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Arts of Europe

The MFAH collections of art created on the European continent encompass artistic styles across the time line of history, from the ancient world to the Middle Ages, and the Early Modern era to the 21st century.

 
 
 
Plate
1830–60
Lead-glazed earthenware with transfer print, Staffordshire County, England

Overall: 3/4 x 6 1/16 inches

 
The Museum of Fine Arts, Houston

The Bayou Bend Collection, Museum purchase funded by family and friends in memory of Frances M. Sacco

Arts of Europe
 
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This small plate, stamped with an alphabet border, shows an idealized image of plantation slavery. The English-made plate was designed to inspire good habits of learning and healthy eating in the children who used it. This brightly colored plate was also meant to present the idea that slavery is a good, beneficial system. African American slaves are shown gathering cotton as a family, children working next to a smiling mother.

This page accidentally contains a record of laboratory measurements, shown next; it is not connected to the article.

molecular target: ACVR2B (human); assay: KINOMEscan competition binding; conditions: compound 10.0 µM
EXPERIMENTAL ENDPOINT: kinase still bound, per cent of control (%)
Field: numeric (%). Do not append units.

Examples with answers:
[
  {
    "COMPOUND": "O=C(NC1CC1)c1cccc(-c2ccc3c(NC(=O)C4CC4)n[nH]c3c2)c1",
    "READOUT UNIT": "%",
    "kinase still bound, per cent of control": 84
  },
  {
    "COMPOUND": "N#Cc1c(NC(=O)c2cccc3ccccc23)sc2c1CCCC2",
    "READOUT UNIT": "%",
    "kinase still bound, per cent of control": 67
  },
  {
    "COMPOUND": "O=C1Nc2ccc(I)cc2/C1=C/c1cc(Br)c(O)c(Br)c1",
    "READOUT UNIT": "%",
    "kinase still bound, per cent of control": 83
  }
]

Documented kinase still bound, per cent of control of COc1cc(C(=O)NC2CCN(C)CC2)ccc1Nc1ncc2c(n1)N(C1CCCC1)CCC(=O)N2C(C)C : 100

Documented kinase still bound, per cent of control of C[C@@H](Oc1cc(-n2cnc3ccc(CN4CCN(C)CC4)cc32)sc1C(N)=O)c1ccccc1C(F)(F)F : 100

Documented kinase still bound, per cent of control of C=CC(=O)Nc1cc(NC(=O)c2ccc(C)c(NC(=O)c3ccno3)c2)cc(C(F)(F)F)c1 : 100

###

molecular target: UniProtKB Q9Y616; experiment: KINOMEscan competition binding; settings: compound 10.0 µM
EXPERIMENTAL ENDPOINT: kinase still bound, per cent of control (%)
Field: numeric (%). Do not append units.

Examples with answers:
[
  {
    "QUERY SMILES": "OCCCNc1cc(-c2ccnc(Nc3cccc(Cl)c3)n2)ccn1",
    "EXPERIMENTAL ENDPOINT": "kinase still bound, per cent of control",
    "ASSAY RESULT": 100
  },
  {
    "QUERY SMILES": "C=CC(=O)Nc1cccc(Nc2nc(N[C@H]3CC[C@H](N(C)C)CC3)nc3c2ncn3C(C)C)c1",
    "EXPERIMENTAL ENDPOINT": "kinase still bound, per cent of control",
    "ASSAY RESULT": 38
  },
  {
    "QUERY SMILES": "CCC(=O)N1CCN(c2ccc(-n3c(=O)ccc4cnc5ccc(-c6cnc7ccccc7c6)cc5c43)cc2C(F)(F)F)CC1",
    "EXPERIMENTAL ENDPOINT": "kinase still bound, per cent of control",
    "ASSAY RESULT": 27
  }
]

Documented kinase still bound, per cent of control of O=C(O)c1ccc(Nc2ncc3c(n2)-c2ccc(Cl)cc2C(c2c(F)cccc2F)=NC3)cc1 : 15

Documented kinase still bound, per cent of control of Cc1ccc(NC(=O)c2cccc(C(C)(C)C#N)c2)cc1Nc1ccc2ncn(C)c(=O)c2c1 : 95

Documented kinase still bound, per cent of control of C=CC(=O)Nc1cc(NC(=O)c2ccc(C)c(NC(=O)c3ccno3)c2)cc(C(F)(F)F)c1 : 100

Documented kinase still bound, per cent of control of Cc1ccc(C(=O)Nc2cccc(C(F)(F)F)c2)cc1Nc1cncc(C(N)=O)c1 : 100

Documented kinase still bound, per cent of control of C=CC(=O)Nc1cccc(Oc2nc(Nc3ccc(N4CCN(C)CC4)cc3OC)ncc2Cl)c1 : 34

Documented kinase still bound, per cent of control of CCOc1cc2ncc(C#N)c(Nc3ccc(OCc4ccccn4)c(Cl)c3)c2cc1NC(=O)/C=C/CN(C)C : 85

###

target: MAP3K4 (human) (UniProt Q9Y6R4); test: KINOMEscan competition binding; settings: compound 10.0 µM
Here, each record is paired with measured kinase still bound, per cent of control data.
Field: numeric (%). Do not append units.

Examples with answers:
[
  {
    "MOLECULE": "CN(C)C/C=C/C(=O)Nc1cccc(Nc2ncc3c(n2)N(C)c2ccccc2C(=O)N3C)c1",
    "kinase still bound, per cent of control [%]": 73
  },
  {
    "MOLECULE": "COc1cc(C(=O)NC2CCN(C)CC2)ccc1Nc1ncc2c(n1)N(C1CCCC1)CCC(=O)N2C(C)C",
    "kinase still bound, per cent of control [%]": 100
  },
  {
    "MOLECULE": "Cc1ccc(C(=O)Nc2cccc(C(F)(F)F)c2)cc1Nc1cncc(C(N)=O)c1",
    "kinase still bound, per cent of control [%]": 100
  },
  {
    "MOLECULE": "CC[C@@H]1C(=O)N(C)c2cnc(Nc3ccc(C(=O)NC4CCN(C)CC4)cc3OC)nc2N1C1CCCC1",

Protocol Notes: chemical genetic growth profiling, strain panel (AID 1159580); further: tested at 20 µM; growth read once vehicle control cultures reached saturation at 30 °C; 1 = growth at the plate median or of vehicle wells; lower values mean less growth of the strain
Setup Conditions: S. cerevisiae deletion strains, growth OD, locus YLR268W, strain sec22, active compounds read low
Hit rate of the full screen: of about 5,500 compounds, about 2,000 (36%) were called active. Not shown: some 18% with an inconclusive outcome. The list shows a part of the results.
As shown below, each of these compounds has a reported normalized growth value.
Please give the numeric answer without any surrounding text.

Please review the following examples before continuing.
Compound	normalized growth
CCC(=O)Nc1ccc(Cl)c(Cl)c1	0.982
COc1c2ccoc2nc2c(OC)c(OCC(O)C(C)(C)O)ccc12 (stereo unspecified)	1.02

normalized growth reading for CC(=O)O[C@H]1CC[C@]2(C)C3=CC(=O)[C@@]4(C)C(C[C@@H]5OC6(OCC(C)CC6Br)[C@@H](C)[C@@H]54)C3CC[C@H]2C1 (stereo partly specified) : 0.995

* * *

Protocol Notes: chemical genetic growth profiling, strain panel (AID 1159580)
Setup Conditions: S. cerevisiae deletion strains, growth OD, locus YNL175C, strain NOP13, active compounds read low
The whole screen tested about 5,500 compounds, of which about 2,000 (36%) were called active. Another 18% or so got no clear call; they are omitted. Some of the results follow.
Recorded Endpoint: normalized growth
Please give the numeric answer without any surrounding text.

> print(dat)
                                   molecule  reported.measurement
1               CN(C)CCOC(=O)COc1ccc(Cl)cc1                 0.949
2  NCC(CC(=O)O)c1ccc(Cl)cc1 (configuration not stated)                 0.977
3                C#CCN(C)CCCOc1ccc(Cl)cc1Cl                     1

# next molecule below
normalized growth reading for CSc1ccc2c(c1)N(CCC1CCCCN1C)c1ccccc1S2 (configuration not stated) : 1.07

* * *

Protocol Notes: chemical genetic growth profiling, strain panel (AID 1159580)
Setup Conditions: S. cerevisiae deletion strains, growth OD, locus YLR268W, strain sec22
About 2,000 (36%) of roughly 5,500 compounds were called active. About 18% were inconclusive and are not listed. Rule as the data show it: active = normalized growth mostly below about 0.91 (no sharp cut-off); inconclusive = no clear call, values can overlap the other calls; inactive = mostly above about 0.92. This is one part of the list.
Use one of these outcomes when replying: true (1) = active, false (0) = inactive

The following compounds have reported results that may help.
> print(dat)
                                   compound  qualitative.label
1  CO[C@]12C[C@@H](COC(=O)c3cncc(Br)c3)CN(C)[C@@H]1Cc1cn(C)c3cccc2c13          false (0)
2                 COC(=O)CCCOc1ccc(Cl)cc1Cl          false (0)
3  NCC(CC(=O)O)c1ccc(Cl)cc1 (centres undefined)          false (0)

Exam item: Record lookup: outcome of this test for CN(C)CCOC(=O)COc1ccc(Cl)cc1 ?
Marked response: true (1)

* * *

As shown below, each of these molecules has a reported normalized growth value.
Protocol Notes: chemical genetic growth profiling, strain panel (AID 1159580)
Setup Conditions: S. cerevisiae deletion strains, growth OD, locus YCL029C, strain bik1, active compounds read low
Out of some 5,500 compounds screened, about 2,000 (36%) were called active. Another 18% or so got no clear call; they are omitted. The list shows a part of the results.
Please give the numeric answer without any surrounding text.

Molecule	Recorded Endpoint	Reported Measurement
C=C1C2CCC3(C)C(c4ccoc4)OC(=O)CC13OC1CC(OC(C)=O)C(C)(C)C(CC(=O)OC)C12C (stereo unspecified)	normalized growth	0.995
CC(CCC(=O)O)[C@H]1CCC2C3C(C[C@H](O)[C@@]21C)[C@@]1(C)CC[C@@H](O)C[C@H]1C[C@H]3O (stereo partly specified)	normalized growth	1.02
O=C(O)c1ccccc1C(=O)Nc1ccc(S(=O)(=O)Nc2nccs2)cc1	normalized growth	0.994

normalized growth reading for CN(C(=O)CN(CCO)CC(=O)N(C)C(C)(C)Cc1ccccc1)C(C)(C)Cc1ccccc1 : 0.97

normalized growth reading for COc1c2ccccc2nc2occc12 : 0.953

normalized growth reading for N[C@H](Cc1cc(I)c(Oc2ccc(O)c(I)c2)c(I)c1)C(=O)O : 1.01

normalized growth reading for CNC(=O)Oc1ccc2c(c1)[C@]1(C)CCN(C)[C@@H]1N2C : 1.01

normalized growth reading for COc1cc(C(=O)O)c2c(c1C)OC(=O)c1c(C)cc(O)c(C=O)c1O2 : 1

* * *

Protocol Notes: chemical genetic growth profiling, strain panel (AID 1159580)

But slavery was not like this rosy image. In reality, gathering cotton was exhausting. The success of cotton plantations in the Deep South changed the lives of slaves, causing a massive involuntary migration of African Americans. This was sometimes called the Second Middle Passage; the first Middle Passage refers to the shipment of Africans across the Atlantic to the Americas. As slave owners from the Upper South sold their slaves to cotton growers in places like Mississippi and Alabama to staff new plantations, families and long-time communities were destroyed. This migration created new lifestyles and changed African American culture. Southern slaves concentrated on their families, religion, and culture in order to survive the brutal labor system in which they lived.

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